The story could have gone a much different way.
“It was my first day as the principal at a school in Paradise Hills, when I looked out my window and saw a group of young men approaching the school dressed head to toe in gang colors,” recalled Pat Tisdale.
Her instincts immediately kicked in and she walked straight to the front of the school to meet them.
Pat approached them with hand extended for a handshake, introduced herself to the group and said, “Gentlemen, I bet you have little sisters or cousins that go to this school and you probably understand why I can’t allow you on campus right now.” The young men acknowledged her message and politely agreed to leave.
As Pat explained it, “Because I respected them and talked to them in the right way, we were able to understand each other.”
That story perfectly sums up the type of people Pat Tisdale and her husband Bob Schroeder are.
This active San Diego couple has been working with some of the region’s most underserved and oft-forgotten communities for decades. And while they recognize the challenges that come with this, they believe deeply in the power of education and the impact it can have on youth who are not afforded as many opportunities.
Innovation in Youth Education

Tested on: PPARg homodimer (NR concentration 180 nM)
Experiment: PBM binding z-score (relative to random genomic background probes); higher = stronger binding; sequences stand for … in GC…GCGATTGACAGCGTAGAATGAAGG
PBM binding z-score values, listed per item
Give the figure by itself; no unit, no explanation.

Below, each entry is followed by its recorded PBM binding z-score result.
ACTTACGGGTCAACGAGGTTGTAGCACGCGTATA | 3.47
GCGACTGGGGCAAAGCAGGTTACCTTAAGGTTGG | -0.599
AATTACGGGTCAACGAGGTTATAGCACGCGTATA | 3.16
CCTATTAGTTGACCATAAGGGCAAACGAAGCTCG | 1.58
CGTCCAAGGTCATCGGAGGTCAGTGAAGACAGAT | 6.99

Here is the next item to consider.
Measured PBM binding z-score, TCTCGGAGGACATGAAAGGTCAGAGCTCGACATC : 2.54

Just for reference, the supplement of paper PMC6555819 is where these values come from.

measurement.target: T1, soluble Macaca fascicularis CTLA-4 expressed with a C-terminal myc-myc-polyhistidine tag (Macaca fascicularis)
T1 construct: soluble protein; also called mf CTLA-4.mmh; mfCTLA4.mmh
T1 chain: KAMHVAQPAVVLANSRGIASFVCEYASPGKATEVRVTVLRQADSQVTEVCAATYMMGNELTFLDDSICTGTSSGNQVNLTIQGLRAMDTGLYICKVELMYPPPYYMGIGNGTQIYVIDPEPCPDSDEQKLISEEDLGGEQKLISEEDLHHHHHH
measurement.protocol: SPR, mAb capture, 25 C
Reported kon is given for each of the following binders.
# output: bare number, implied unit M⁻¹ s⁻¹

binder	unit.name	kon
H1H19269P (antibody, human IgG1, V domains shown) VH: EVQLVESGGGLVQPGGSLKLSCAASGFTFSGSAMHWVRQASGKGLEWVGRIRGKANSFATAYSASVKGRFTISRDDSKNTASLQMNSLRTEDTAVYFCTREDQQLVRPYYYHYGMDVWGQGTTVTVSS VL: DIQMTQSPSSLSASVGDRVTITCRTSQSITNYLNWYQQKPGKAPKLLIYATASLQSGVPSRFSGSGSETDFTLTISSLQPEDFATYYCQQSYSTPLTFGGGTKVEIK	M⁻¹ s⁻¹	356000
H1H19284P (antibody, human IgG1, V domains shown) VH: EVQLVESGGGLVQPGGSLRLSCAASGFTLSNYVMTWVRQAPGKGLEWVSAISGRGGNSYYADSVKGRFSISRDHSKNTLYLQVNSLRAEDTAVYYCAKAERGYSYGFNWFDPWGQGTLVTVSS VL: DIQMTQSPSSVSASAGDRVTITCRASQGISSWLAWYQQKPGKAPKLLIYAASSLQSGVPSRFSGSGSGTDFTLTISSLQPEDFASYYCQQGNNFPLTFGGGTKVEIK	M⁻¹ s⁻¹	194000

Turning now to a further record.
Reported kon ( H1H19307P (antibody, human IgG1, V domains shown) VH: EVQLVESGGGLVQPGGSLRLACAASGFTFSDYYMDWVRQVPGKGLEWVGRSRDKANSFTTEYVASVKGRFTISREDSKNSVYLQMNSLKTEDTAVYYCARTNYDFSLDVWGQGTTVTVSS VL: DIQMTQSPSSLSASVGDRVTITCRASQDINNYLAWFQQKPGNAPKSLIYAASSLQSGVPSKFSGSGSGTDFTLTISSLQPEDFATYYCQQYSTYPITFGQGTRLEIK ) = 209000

“For many students and families at tougher schools, government programs come and go at a steady rate,” commented Bob. “There is a lot of skepticism because these programs do not always adapt to the unique needs of an individual school and set of students.
“Our Girard Prep Program understands that this work takes time and is most effective when everyone, from the principal and teachers to the students and parents, are bought in.”
Using charitable support to fund mentoring, application assistance, college tours and other services, the initiative helps 250 local high school students in qualifying for and being accepted to a four-year college or university.
Protecting San Diego’s Future
Pat and Bob see the statistics play out in real life scenarios, which led to their belief that education is one of the most important conduits to economic growth.
[Tweet “#Education is one of the most important conduits to economic growth #SDFNews”]
According to the National Center for Children in Poverty, 82 percent of children whose parents have less than a high school diploma live in low-income families.
Programs that support education for low-income parents and children offer them the potential for lasting economic security.
Pat and Bob are encouraged by the success of programs such as Barrio Logan College Institute and their own Girard Prep, and hope more schools and leaders adopt similar initiatives.
“For us, we want to help make San Diego’s communities better for everyone. We believe high quality education is the most sustainable way to do that,” expressed Pat.
San Diego is rich with local leaders and philanthropists that are fighting for underserved youth. Learn about how The San Diego Foundation is addressing these efforts and what local donors are doing to provide education and other services to underserved youth.
Do you believe youth education is important for the future of San Diego? Let us know why in the comments!